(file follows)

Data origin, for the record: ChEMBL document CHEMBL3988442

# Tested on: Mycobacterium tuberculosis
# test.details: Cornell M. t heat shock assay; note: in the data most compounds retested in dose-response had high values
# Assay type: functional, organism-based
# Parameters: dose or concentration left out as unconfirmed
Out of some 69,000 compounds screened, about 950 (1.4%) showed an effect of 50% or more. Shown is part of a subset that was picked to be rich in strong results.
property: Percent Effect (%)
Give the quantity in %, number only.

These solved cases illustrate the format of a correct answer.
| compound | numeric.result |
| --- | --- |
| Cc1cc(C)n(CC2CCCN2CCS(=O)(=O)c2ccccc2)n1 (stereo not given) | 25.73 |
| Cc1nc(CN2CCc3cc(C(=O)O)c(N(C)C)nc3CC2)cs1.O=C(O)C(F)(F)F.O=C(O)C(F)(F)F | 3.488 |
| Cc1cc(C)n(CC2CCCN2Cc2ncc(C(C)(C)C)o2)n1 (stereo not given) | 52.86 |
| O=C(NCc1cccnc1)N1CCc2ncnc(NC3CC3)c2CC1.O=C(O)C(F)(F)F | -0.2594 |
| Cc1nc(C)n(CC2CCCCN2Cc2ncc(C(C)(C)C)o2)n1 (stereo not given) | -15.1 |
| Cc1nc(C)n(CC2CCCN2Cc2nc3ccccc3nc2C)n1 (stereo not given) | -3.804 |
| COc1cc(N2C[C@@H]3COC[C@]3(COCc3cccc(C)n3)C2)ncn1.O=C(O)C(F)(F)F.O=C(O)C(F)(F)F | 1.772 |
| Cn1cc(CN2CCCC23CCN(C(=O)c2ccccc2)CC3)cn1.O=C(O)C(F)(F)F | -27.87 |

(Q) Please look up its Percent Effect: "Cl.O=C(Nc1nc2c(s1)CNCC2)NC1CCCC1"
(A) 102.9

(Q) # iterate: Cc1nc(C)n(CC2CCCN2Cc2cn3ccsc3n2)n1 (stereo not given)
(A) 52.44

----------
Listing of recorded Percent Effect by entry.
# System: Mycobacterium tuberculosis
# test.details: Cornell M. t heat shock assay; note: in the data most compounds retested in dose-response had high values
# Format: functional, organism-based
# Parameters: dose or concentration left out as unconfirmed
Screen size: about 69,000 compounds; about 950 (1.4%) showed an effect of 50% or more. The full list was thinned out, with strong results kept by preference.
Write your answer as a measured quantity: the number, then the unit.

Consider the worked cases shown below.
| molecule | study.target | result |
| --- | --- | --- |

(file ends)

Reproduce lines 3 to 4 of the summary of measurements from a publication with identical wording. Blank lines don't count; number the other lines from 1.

# test.details: Cornell M. t heat shock assay; note: in the data most compounds retested in dose-response had high values
# Assay type: functional, organism-based